Project Location: Minneapolis, Minnesota
Client: Metropolitan Council
Synopsis of work:
The Central Corridor Light Rail Transit (CCLRT) runs between the twin cities of Minneapolis and St. Paul, Minnesota. The Metropolitan Council awarded the civil portion of this mass transit contract to an Ames Construction joint venture team for construction of three miles of light rail track along this highly visible and well-travelled corridor.
One new four-span flyover bridge was constructed over interstate 94, along with reconstruction of the Washington Avenue Bridge over the Mississippi River. Reconstruction consisted of deck removal and the addition of structural steel components to allow the existing bridge to handle the new light rail train loadings. Work included extensive utility relocation and reconstruction, retaining wall construction, system-wide electric work, stations, aesthetic enhancements, roadway construction, environmental remediation and significant pedestrian traffic coordination. The project scope included grading, use of structural concrete and structural steel. The project used a variety of recycled and sustainable materials and methods.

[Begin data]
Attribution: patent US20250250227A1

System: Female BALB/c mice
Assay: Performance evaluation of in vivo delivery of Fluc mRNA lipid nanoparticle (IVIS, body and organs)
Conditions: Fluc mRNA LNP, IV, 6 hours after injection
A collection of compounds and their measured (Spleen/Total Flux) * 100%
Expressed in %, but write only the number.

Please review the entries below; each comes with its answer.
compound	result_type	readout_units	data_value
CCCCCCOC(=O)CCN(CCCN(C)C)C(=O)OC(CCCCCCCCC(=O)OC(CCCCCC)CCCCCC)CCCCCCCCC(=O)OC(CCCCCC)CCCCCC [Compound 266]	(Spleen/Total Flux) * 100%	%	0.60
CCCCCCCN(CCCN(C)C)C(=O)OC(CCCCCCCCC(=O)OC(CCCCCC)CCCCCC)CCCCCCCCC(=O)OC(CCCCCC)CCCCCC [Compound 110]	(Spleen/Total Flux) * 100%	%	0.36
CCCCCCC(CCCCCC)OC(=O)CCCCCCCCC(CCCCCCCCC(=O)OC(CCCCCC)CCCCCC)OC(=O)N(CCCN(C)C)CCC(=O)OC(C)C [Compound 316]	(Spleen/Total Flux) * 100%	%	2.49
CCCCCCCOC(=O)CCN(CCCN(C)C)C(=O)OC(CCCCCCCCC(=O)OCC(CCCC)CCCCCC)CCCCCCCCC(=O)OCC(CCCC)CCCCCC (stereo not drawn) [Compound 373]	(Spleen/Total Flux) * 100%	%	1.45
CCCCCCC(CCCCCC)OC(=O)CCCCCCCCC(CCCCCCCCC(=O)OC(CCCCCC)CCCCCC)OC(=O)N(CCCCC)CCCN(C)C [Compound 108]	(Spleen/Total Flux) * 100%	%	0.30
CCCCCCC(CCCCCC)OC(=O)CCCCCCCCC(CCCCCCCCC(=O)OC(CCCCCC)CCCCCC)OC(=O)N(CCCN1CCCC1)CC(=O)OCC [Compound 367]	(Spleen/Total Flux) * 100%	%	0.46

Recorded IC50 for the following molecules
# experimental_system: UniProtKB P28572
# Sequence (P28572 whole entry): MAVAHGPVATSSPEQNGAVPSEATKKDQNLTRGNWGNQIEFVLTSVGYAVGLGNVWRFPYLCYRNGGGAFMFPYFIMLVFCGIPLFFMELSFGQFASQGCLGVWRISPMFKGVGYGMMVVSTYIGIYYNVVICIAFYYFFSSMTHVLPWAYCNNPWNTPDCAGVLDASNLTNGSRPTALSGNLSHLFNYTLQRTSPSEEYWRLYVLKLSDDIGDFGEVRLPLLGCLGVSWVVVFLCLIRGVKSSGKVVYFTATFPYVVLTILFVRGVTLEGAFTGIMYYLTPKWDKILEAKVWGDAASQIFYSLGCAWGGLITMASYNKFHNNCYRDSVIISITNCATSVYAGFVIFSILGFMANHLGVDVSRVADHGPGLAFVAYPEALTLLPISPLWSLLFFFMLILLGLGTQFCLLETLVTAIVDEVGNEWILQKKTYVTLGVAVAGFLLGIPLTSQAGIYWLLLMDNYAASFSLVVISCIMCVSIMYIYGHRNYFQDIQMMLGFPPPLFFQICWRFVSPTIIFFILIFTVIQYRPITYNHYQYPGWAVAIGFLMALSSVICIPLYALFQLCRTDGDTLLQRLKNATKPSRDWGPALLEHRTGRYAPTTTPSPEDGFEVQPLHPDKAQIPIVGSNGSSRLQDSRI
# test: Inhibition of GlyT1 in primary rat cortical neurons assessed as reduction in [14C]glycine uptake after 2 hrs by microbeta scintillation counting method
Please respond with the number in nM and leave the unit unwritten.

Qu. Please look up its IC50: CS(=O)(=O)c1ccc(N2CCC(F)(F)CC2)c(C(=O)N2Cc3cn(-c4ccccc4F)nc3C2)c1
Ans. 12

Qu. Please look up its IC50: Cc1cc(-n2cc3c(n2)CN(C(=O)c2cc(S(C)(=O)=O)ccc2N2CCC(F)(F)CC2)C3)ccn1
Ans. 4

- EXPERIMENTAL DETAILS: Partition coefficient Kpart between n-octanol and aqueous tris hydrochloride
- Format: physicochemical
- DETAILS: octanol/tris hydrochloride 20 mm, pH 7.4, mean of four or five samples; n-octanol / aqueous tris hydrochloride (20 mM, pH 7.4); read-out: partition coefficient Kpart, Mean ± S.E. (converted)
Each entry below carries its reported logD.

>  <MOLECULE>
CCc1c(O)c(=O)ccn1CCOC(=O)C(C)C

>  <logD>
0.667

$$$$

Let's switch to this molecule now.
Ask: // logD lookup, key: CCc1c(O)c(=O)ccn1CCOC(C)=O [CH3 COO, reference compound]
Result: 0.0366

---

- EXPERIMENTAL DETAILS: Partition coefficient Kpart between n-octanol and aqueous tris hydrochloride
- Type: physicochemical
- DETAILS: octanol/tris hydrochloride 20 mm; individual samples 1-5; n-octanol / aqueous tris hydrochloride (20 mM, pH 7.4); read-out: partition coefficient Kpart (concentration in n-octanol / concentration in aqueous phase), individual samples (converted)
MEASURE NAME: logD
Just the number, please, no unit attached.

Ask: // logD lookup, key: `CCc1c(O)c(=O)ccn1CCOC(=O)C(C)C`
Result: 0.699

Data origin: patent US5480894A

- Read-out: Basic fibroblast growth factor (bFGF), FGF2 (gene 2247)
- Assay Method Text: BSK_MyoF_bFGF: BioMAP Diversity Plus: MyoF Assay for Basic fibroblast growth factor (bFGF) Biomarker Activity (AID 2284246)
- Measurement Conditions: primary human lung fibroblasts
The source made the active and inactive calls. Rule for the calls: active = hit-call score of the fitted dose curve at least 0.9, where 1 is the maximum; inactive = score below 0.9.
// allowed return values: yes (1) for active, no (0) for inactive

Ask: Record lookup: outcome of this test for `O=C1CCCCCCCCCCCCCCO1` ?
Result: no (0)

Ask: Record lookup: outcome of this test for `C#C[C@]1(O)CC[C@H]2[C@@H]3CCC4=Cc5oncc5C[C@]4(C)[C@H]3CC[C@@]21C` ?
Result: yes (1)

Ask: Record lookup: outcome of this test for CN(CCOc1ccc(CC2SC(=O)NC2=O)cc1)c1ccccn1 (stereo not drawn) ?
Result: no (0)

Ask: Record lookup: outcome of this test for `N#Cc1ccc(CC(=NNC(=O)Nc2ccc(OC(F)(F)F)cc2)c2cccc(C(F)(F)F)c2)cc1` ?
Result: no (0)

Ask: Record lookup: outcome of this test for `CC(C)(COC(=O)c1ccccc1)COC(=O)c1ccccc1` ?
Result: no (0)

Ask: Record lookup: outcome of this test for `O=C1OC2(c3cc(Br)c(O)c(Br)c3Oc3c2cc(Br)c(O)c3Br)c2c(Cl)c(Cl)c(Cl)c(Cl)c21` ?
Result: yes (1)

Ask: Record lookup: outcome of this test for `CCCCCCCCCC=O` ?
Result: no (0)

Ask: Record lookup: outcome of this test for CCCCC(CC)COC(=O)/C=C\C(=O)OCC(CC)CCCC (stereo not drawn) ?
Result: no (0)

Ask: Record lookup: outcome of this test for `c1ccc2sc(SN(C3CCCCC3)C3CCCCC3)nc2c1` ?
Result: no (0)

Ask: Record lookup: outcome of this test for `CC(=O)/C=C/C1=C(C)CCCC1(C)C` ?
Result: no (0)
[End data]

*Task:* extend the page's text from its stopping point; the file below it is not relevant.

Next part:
The project was constructed through the U of M research corridor where a lab housed extremely sensitive equipment. To address concerns about train vibrations disrupting the work, crews implemented several unique construction methods to minimize potential impacts.
The coordination efforts and cooperation between the Metropolitan Council, City of Minneapolis, the University of Minnesota and the Ames JV were paramount to achieving unified goals and moving the project forward. Particularly challenging was the pedestrian traffic on the University’s campus—arguably the busiest pedestrian movement area in the state of Minnesota—as people continually moved through the work zone during staging and construction. Daily communications with various stakeholders, including community groups and citizens along the corridor, were maintained to alleviate concerns while still maintaining the tight construction schedule.
The Central Corridor, now known as the Green Line, links five major centers of activity in the Twin Cities region: downtown Minneapolis, the University of Minnesota, the Midway area, the state Capitol complex and downtown St. Paul.
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